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The Artful Amoeba

What Lives at the Bottom of the Mariana Trench? More Than You Might Think

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The deepest, darkest, scariest place on the maps I loved pondering as a child was a crescent-shaped canyon in the western Pacific Ocean. It was called the Mariana Trench, and at the very, very bottom was the lowest point on Earth’s surface, the Challenger Deep. Its floor was seven terrifying miles down. What was down [...]

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The Artful Amoeba

Cameron’s Team Divulges Discoveries in Deepest Trenches on Earth

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It’s often said that we know less about the bottom of our own ocean than we do about the surface of Mars. The governments of the world, and our government in particular, seem presently much less than enthusiastic about exploring the oceans of our own planet than in exploring other planets (ocean research seems to [...]

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The Artful Amoeba

Solar-Powered Plankton Take Monty Python Advice: Run Away

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At least gazelles can run. But if you’re a tree, a blade of grass, or a hapless kohlrabi, there’s nothing you can do when the choppers, nippers, or clippers of your predator — aka “grazer” — approach. Such is the fate of most photosynthetic organisms, which we landlubbers tend to think of as plants. But [...]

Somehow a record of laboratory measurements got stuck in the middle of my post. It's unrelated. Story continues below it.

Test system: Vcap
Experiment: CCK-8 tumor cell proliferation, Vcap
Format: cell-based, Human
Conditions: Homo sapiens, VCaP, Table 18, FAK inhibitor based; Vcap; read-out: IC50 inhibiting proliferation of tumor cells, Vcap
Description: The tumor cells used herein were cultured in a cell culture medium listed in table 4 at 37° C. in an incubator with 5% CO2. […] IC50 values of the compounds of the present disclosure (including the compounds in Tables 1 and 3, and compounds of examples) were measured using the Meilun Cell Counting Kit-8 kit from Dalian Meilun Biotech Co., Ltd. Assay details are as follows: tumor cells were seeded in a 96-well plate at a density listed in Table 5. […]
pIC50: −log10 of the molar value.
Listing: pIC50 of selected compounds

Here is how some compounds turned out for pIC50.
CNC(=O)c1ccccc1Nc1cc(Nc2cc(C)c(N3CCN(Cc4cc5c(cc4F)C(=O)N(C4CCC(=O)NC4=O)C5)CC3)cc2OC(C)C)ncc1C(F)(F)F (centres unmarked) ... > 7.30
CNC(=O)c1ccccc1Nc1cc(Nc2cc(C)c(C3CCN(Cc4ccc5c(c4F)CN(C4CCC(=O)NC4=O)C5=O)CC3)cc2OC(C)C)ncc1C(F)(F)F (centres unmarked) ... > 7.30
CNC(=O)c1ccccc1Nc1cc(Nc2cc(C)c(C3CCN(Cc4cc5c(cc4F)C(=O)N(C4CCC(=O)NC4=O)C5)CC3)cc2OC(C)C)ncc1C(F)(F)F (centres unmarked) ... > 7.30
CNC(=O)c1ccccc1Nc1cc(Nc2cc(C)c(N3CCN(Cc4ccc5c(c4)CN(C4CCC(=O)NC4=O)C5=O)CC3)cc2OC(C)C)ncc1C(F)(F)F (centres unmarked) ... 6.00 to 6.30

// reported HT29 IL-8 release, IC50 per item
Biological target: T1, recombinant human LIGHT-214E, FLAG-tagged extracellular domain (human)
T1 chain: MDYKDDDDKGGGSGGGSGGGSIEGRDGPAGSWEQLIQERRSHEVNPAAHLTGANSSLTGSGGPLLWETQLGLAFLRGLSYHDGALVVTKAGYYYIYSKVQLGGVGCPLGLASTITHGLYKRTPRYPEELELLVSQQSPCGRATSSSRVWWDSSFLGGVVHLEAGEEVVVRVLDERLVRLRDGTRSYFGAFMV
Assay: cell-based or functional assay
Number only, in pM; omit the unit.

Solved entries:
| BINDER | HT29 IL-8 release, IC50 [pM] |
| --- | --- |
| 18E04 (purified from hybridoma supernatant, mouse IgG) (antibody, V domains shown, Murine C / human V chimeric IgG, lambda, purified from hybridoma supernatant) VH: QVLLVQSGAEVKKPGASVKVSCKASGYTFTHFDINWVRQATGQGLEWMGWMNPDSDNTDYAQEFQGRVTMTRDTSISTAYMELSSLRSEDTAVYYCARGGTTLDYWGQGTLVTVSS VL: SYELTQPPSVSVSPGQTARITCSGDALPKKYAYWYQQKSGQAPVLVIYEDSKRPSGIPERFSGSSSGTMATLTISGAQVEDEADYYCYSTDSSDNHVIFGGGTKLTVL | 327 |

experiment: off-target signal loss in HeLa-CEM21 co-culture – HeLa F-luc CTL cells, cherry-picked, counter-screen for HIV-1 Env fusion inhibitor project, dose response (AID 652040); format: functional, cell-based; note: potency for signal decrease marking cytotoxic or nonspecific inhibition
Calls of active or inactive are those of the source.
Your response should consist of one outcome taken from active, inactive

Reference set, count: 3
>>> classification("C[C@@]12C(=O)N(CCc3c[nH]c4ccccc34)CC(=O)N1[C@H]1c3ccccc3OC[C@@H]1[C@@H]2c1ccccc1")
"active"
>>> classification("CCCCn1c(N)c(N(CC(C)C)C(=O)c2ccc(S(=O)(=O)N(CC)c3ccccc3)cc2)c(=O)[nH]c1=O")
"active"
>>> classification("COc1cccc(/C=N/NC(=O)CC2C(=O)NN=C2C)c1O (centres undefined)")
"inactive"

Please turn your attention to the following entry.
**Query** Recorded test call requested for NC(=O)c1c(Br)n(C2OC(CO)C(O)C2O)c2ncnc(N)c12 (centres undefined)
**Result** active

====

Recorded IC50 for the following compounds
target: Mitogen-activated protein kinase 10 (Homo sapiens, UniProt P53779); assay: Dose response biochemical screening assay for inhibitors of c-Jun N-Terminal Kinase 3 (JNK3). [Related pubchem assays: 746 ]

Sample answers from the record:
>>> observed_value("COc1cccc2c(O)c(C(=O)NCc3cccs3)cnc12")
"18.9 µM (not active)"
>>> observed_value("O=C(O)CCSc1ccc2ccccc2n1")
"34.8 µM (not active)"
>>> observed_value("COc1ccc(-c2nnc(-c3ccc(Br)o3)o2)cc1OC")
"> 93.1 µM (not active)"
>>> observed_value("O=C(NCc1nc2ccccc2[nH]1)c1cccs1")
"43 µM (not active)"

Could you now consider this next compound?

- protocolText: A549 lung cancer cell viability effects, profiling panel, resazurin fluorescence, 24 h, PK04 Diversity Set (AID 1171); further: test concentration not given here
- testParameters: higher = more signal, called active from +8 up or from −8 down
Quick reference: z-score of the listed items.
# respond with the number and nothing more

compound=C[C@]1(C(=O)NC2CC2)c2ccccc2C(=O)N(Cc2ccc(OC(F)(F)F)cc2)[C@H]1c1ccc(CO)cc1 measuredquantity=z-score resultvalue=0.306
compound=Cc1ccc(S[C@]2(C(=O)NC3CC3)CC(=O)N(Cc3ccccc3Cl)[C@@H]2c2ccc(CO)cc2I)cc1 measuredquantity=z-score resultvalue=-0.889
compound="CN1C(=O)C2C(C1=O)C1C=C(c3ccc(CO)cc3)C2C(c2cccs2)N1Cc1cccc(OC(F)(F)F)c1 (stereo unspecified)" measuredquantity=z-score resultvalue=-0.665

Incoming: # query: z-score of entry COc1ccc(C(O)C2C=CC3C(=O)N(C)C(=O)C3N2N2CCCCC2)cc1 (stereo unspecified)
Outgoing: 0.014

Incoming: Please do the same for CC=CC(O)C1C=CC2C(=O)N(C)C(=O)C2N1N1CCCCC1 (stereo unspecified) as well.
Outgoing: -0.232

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The Artful Amoeba

Legionnaire’s Disease at the Luxor: What Causes It?

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In July 1976, a convention of members of the American Legion — a veterans’ group — was meeting in Philadelphia at the Belleville Stratford Hotel in honor of America’s bicentennial. Soon, 221 attendees would be sickened and 34 dead of an illness it was believed no one had ever seen before. Swine flu was suspected, [...]

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Lab Rat

Exploring inside cells – in 3D!

Side by side - the electron micrograph and the finished model taken by the students (picture used with permission)

I got sent a wonderful story recently about a group of ten college students, from St Olaf college in Minnesota, who went on an electron microscopy course at the Boulder Laboratory for 3-D Electron Microscopy of the Cell in Colorado. As well as being shown the techniques and equipment in use, the students actually got a chance to use [...]

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Lab Rat

Half-plant, half-predator, all-weird

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Still on my honeymoon, far away from any form of internet, so this is another old post from my previous blog. The post itself is not one of the best I’ve written, but the subject matter was so fascinating I feel it needed reposting! This post came to light due to Captain Skellet (whose been around [...]